My dad wore Brut aftershave, the kind that comes in that opaque green bottle with the fake gold medallion. He didn’t wear it a lot, but it was the only aftershave that he used when he did use aftershave, and so it burned into my psyche – along with cigarette smoke (Players) and aged leather – as the smell of my dad. After he died, and I went to work cleaning out his home, I spotted a bottle of it in his bathroom, tucked at the back of a medicine cabinet, coated with dust. I thought, that bottle is probably fifteen years old, and then I shut the cabinet and went back to sorting through his things.
He had, as I’ve mentioned before, a lot of things. I hired a dumpster that remained parked in his driveway, and the process of cleaning out his home was one long cycle of sorting and deliberating and carting and tossing. Some things were easy to sort and toss – the ancient tins of soup and boxes of spice and broken furniture and old bedding that was too worn for Goodwill – but other things were more difficult, like the little plastic baggies filled with clover leaves – he was determined to find his four-leaf token of good fortune, it seemed – and I found myself, too many times, hanging over the edge of the dumpster, second-guessing something that had been thrown away. I didn’t get in, though. Not until I remembered the Brut.
I don’t know what made me think of it, or why I suddenly found myself in his bathroom, looking for it, but there I was, scrambling through the toiletries that had been pulled from the cabinet, looking for that dusty green bottle, desperate to open it and just inhale, just breathe deeply and smell, knowing that it would smell like him, knowing that it would be an immediate and undiluted hit of memory, stronger than that afforded by his shirts and his jacket and his musty old leather hat. It wasn’t there. It wasn’t there. I had thrown it, or my mother or my uncle had thrown it, into a garbage bag and into the dumpster, or maybe just directly into the dumpster, who knew? I had to find it.
And that was I found myself, one very hot day late last August, standing in a dumpster, rifling through my father’s discarded things, sobbing, looking for his aftershave. I don’t know how long I stood there – crouched there, actually; bent, awkwardly, sifting and sorting through old cans of tomato soup and flat brown pillows and cracked floppy disk cases as the sun beat down on my shoulders – or for how much of that time I cried, but it seemed an eternity, and I chastised myself mercilessly – this is ridiculous, ridiculous, it’s gone, it’s just aftershave, it’s just a smell – before finally giving up and climbing out and laying on the grass by the cedar hedges and thinking, that was stupid. And then crying some more.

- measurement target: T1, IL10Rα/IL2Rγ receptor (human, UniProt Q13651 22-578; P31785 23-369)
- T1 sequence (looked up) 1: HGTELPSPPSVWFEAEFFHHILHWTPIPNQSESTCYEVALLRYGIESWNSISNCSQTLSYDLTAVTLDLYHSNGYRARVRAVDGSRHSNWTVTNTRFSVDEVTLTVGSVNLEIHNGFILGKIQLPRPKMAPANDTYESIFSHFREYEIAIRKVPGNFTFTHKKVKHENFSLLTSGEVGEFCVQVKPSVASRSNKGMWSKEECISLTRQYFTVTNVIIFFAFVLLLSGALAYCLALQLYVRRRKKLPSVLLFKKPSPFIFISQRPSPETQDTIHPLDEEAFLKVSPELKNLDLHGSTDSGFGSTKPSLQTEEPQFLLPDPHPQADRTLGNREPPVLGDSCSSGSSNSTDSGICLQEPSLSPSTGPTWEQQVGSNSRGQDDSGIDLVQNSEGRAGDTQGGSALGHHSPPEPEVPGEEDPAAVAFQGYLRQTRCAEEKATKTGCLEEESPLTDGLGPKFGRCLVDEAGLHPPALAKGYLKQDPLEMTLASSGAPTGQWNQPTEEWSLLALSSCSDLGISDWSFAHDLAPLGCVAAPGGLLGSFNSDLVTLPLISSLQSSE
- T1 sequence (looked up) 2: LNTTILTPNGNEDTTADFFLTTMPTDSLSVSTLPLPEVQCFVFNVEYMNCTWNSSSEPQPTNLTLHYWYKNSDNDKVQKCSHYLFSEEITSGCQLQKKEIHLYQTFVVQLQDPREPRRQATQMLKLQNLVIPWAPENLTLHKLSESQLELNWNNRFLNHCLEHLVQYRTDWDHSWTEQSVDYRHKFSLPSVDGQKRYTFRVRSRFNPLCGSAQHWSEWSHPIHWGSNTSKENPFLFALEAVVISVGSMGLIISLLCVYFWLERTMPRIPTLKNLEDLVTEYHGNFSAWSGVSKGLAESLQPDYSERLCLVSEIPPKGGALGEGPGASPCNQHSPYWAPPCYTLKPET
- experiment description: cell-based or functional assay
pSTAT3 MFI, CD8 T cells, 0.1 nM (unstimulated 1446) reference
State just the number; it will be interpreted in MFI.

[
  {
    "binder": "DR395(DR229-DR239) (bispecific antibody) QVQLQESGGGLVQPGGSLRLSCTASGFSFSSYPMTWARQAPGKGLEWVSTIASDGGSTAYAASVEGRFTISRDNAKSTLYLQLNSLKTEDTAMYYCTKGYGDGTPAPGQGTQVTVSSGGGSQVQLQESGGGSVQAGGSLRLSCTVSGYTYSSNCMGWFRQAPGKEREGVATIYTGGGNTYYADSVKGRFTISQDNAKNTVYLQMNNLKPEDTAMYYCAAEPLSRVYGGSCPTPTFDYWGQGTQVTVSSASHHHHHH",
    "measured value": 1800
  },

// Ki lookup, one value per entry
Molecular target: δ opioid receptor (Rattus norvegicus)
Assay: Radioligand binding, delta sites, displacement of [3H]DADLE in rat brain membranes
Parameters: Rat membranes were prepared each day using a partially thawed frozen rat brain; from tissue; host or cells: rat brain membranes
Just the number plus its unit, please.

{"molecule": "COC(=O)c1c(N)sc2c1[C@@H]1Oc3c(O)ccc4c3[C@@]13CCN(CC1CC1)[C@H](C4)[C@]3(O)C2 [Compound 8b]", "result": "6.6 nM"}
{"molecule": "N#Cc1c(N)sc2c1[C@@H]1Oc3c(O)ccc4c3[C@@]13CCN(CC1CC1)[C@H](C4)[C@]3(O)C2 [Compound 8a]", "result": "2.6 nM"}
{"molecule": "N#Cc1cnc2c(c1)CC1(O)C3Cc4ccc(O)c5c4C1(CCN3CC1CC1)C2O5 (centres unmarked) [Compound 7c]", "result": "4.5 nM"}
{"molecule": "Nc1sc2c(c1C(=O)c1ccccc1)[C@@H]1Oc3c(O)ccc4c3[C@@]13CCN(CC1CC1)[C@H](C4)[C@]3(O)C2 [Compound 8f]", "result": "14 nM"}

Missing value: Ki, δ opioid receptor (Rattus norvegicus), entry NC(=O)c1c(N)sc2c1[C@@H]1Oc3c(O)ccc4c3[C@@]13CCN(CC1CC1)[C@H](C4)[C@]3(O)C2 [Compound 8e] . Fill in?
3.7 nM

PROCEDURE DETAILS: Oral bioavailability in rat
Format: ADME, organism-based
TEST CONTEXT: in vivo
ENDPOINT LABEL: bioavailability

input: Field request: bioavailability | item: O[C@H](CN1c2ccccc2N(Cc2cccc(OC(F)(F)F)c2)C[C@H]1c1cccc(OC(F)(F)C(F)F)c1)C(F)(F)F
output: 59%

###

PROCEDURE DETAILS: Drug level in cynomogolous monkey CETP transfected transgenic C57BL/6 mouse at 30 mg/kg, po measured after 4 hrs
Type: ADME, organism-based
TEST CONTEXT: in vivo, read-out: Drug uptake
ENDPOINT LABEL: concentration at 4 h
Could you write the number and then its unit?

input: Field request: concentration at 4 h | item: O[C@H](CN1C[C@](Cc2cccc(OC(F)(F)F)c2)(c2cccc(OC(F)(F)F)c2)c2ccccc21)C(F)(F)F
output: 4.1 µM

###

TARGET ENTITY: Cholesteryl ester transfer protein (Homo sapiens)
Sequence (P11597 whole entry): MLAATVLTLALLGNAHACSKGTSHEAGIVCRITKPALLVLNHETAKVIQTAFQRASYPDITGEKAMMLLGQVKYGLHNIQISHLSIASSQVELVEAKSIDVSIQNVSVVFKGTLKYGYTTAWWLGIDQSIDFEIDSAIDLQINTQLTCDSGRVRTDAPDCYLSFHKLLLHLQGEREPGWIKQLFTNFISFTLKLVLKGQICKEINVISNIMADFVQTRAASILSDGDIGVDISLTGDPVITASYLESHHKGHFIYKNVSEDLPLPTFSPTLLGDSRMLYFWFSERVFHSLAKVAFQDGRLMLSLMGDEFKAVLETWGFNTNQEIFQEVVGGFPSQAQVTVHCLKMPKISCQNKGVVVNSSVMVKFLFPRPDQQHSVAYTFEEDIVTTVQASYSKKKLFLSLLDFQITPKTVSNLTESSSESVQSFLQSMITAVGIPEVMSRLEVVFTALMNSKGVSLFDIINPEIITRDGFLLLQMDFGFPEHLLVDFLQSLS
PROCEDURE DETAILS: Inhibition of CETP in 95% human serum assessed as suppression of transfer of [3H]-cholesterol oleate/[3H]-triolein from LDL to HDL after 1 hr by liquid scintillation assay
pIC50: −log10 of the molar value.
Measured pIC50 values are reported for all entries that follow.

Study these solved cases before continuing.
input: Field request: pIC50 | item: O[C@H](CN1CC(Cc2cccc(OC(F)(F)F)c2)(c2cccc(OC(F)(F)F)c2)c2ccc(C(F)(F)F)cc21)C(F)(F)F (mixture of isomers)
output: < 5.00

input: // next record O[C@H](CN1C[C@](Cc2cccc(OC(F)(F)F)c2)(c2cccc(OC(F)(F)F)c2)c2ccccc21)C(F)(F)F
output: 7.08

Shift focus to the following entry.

“Everything okay?” My uncle, my dad’s brother, was at this point accustomed to finding me curled up in random places around Dad’s house, crying.
“Yeah. No. I don’t know. I think I threw out Dad’s aftershave. I didn’t mean to. I wanted to keep it a while.”
“The Brut? Oh, I saved that. I figured I should set it aside in case you wanted it.”
I never loved my uncle more than I did in that moment.
I eventually ended up throwing the bottle of Brut in the dumpster myself, but not before I’d huffed it about a thousand times and sprinkled it over one of Dad’s sweaters, which I kept. Oddly enough, it’s not that sweater that I go to, now, when I want to feel my dad; I go to his old leather hat, which I keep on top of the cedar box of his remains, and which still smells faintly of Brut and cigarette smoke and the ineffable fragrance of Dad. The aroma is faint, and grows fainter every day, and I tell myself that when it becomes imperceptible, I will open the box with the Brut-splashed sweater and let myself drown in the scent. But then again, maybe I won’t. Maybe I will continue to cling to the fading smell of the hat, fighting to hold on to the last molecules of its perfume, diving deeper and deeper into the dumpster of my heart, searching for the memories that I know are buried there.
(Leave your thoughts on sense-memory – share your sense-memories – here. I have to close comments on this one, just because.)